There is value in productive struggle. The struggle is real and that’s OK. That is where the learning happens! Students must sit with hard questions, difficult tasks, test solutions, discuss, debate, question and try again. There is not value in learning if they are just given the answers. As educators we need to support and guide learners with supports to help connect the dots, and then we need to let go. That may be the hardest part of teaching after all!

In a twitter chat earlier this month this tweet from awesome Plano ISD Principal Matthew Arend got me thinking.

TTESS is the newly created Texas Teacher Evaluation and Support System. The goal is to not only look at teacher practices, but how students respond to what they are doing. The rubric works to move from teacher-centered to student-centered actions. The new model is much more like Cognitive Coaching with continuous feedback and includes the teachers as a partner in their learning by setting goals to create a meaningful professional development plan. It is a great model of differentiated support for teachers, just as we should see in the classroom for students.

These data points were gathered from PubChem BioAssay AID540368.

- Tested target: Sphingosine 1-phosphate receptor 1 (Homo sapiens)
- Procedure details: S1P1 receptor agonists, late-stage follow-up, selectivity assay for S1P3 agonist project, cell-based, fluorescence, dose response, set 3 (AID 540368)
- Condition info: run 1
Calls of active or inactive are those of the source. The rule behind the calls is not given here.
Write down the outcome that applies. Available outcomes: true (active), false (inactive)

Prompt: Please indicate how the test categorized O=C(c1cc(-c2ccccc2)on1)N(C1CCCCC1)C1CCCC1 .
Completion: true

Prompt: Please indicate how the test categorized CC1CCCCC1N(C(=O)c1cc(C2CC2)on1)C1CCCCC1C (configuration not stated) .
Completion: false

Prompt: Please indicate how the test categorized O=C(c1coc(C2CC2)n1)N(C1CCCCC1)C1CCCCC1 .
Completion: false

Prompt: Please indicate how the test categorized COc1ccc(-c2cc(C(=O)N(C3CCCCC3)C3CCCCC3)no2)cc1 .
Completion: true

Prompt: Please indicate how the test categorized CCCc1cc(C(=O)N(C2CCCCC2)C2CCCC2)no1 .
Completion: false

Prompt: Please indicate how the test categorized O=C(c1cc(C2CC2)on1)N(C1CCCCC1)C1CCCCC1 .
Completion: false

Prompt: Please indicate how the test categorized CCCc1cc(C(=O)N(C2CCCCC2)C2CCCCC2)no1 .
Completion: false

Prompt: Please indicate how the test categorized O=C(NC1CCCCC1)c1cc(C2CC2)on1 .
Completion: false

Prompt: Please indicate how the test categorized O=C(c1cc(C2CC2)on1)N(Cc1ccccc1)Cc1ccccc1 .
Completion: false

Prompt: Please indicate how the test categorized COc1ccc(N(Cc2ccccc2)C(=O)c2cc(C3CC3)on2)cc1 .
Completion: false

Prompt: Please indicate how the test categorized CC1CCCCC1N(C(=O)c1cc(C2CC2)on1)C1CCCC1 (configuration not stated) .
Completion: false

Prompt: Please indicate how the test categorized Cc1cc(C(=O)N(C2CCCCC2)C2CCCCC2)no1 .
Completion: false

It is what teachers do in the classroom that allows the learning to happen, but the students should be the ones doing the real work. It is the educator’s responsibility to set up the learning environment to allow curiosity, make space for real exploration and collaboration, then release control to the students so they are the owners of their learning.

Like my son with his learner’s permit, he is not allowed to go out on the road unsupervised …yet. Thankfully, I get to be there as a guide, providing constant feedback and support while working on my own patience to remain calm. But the end goal is for him to have enough experience and practice to be able to make it out there safely on his own. This is what the classroom should be for students. A place to practice, learn, get feedback and grow enough so they will be able to make it on their own without us. They need to learn how to learn new things, not just content. We can’t let go too soon, but we also can’t hold on too long. What can you let go of to let your learners take the wheel? You may be pleasantly surprised at the outcome.



This quote hangs on the wall in my office as a gift from my former principal. I love how it changes a problem into a learning opportunity.

For many years I’ve chosen my word inspired by  @JonGordon11  #OneWord  to focus my year. Past words have been Focus, Growth, Joy, Intentional and others I can’t remember. When I started thinking about my word for 2017 I struggled coming up with something new and different that would speak to me. I began thinking about what I really loved and how I want to be in 2017. What will help me to take action, change, grow and learn new things but not feel like a mandate or more work? The answer was easy, I LOVE to DANCE!